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Network Suffers Sudden Failures

By Alan J. Tabak, Crimson Staff Writer

The Faculty of Arts and Sciences (FAS) network experienced unexpected downtimes yesterday, posing an inconvenience to students busily preparing for final projects.

The widespread outages resulted in the loss of the ability to log onto the internet for those connecting to the Harvard network from many Houses, libraries and computer labs across campus.

As of 6 p.m. last night, FAS Network Operations reported that they had fixed the cause of the problem—the failure of the Dynamic Host Configuration Protocol (DCHP) service, which assigns the internet protocol addresses that allow users to connect to the internet.

Director of FAS Computer Services Franklin M. Steen said yesterday this was the first time the University had experienced this type of error with its DHCP server.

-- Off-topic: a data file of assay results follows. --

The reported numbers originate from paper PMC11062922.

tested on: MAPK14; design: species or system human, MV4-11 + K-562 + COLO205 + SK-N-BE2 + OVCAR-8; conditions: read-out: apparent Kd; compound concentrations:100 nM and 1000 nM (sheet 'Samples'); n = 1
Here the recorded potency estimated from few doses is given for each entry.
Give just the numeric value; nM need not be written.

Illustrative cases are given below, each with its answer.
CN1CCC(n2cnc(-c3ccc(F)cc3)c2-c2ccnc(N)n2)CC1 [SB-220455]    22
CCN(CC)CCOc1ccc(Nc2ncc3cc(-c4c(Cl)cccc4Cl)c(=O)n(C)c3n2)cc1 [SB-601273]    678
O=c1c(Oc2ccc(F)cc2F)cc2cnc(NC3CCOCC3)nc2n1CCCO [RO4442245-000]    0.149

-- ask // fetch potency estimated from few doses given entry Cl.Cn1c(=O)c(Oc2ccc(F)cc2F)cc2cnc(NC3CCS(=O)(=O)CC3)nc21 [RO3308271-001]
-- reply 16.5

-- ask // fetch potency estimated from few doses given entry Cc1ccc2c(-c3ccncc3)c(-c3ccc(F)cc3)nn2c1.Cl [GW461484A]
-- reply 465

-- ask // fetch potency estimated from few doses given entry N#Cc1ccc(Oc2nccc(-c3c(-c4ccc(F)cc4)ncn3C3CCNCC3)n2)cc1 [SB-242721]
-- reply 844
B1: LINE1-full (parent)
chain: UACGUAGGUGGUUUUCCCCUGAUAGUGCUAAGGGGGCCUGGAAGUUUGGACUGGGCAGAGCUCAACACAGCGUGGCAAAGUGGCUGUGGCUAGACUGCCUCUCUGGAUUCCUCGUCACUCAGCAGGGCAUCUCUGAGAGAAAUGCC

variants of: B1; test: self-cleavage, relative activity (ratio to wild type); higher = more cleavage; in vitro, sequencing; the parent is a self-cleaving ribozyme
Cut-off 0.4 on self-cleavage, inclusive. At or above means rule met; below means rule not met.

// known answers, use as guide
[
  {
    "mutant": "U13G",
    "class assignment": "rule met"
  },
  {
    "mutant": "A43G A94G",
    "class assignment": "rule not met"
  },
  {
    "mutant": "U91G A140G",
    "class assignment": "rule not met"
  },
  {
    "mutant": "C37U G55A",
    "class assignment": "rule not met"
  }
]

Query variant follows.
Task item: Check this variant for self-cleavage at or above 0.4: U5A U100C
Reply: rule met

Some students said yesterday afternoon that they hoped that the network problems would be fixed quickly enough to confine the disruption to a mere nuisance rather than a disaster.

Alexander M. “Sasha” Rush ’07 said his final project for Freshman Seminar 22k, “Can Machines Think? The Turing Test and the Possibility of Natural-Language Interaction with Computers,” necessitated the use of Google, which Rush said he could not access for several hours. Rush said the project is due today.

“I was a little bit panicked when the network first went down,” Rush said. “But now that it’s working again [at 6:30 p.m.], I’m okay.”

Michael S. Hoffman ’06 said his final paper for Religion 1750, “Philosophy of Religion: Religious Epistemology” was reliant upon a source that could only be found over the internet. He said his frustrations mounted because he wanted to contact his professor about his problems, and he was unable to access his e-mail.

But Hoffman added that his connection to the network was restored at 7 p.m. last night, resolving the potential problem.

For those whose work did not depend on computing technology, such as Stephanie N. Kendall ’05, the network failure was less consequential.

“Maybe for other people it’s inconvenient, but I’m just reading a book,” Kendall said.

—Staff writer Alan J. Tabak can be reached at

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